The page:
Clarke's advisers seek rate increase

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The Independent Online
Five of the Chancellor's six "wise persons" will be calling for higher interest rates, no tax cuts, or both in their pre-Budget report due to be published on Friday. Only one, Professor Patrick Minford of Liverpool University, thinks the economy could grow faster without triggering higher inflation.

In a rare degree of professional consensus, the other members of the Treasury's Panel of Independent Forecasters will argue that Kenneth Clarke should not use next month's Budget to boost growth in the months ahead of the election. Although most expect the Chancellor to find about pounds 2bn for tax cuts - the equivalent to a penny off the basic rate of income tax - one argues that taxes ought to go up.

Martin Weale, director of the National Institute of Economic and Social Research, says: "I would recommend tighter policy. Taxes should be increased because the Government might not stick to the expenditure projections."

In the week of the monthly monetary meeting between Mr Clarke and Eddie George, Governor of the Bank of England, all the experts, apart from Professor Minford, will say that rapid growth means interest rates will have to rise at some point.

Professor Tim Congdon, chief economist at Lombard Street Research in the City, thinks the need is urgent. He argues that Britain is enjoying a "Clarke boomlet" because of the political cycle and recommends leaving interest rate decisions to the Bank of England.

Mr Weale predicts that the Government will not hit its inflation target any time this century because he does not expect the Chancellor to increase interest rates before the election.

The more moderate members of the Panel - Kate Barker of the CBI, Gavyn Davies of Goldman Sachs, and Bridget Rosewell of Business Strategies - do not see the combination of no change in interest rates during the next few months and modest tax cuts as unduly damaging to the economy.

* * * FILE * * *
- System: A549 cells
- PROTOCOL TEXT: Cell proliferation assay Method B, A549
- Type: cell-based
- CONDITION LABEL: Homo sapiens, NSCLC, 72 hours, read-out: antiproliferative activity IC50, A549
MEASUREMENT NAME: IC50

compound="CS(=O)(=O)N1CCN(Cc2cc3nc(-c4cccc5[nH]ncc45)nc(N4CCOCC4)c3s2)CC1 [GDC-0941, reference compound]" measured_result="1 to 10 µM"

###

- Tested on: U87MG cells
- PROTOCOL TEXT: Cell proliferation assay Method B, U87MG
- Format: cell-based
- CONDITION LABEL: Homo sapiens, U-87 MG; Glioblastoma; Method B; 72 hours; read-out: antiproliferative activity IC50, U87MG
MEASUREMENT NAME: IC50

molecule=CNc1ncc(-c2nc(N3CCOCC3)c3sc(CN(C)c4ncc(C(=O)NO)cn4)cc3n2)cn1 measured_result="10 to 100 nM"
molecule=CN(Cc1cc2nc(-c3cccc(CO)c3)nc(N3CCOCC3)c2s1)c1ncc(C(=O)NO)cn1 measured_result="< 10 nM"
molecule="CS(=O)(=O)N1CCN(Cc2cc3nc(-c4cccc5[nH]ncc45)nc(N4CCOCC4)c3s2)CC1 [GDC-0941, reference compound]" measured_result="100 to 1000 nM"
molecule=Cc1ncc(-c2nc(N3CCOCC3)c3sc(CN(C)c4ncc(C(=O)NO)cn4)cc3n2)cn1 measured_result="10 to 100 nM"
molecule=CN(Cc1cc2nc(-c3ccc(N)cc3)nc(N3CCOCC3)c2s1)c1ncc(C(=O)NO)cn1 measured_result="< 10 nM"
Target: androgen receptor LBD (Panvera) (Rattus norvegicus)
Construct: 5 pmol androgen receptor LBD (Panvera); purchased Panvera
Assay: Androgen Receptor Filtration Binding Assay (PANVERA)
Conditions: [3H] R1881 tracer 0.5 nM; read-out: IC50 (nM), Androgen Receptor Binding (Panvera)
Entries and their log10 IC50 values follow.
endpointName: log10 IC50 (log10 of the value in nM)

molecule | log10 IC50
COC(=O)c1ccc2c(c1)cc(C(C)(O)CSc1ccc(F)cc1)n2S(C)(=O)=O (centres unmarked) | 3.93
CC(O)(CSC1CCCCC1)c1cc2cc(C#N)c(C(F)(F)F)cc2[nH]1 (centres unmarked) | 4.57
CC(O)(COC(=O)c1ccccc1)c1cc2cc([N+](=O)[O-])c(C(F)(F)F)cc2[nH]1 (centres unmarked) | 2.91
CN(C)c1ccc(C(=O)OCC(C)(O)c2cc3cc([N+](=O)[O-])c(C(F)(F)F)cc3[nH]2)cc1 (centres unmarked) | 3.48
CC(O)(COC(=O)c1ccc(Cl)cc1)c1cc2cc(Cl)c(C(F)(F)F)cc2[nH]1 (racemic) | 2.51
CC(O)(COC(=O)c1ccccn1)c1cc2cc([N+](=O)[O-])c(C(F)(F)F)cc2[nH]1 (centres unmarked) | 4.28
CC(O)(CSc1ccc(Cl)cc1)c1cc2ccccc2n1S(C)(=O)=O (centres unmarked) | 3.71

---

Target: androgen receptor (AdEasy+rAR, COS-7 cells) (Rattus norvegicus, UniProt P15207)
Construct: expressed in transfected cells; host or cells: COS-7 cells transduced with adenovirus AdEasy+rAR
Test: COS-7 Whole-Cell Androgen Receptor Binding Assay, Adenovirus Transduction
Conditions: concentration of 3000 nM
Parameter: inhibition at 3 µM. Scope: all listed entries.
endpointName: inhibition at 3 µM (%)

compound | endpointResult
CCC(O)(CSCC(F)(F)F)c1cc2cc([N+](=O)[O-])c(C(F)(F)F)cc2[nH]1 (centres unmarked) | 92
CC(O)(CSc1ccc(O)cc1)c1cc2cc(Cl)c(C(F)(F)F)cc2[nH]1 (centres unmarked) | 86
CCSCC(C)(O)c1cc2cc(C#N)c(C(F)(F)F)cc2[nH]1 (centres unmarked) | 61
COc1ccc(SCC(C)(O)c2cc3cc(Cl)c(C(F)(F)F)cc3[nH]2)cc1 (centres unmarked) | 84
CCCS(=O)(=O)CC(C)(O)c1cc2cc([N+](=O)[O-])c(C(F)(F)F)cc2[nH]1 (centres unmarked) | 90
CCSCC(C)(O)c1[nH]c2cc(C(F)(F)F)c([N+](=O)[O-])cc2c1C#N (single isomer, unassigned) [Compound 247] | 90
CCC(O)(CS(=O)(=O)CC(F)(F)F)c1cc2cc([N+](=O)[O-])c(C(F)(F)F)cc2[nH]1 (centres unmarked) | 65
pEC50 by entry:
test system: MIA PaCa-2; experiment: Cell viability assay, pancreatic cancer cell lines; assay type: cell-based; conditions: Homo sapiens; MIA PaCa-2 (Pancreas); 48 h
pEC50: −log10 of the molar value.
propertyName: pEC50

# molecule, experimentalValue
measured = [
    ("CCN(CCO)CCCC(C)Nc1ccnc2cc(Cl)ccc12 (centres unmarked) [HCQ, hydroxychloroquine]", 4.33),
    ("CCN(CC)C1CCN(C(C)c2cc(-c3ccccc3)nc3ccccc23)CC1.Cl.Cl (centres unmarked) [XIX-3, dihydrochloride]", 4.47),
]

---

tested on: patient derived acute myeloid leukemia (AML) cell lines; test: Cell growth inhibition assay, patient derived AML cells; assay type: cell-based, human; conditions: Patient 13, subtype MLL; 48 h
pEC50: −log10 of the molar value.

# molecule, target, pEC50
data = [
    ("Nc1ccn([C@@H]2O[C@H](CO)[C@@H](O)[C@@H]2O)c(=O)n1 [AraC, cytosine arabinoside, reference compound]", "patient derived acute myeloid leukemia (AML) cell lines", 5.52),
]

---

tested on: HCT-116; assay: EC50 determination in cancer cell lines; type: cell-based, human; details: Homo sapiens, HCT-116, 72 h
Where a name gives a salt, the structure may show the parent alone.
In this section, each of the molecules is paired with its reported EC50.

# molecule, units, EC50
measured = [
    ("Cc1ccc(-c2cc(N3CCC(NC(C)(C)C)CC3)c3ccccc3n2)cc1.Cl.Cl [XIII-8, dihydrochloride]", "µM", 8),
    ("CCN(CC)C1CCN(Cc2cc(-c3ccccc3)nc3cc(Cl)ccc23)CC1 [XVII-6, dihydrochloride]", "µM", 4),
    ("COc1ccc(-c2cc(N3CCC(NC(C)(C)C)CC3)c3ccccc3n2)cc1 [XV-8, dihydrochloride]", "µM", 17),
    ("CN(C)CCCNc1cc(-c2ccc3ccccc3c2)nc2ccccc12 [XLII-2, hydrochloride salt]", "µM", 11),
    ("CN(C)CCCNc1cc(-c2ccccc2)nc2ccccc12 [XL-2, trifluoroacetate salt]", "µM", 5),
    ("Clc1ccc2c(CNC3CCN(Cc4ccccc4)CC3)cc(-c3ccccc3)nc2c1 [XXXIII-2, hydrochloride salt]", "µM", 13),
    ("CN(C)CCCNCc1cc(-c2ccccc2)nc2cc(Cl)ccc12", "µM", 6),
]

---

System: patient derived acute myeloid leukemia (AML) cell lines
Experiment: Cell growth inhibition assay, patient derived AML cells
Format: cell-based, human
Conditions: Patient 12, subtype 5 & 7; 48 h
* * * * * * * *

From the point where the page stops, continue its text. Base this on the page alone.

All are forecasting higher growth next year and inflation near the 2.5 per cent target. But they expect the cost of borrowing to rise soon after the election, forecasting the base rate in the 6-7 per cent range.

Professor Minford stands out for his view that there is still plenty of spare capacity in the economy, although he has trimmed the size of the interest rate reduction he would like to see from a full percentage point to half a point.

"We should be looking at the economy as it is, not as someone thinks it might be in two years' time," he says.

He believes that tax cuts announced next month will be around the pounds 2bn mark, but would like to see more: "That is the minimum that is necessary."

A majority of economists outside the Treasury's Panel think interest rates will have to rise right after the election if they do not go up beforehand. In a report published today, Alan Davies, chief economist at Barclays Bank, argues that there is a case for a pre-emptive rise in rates now.

The consensus among analysts in the City is that if Mr Clarke wants to resist increasing interest rates between now and May, he will have to limit the Budget giveaway to about pounds 2-pounds 3bn. It is a repetition of the City's cautious message ahead of last year's modest Budget, although the economic prospects facing the Chancellor are far brighter than they were 12 months ago.

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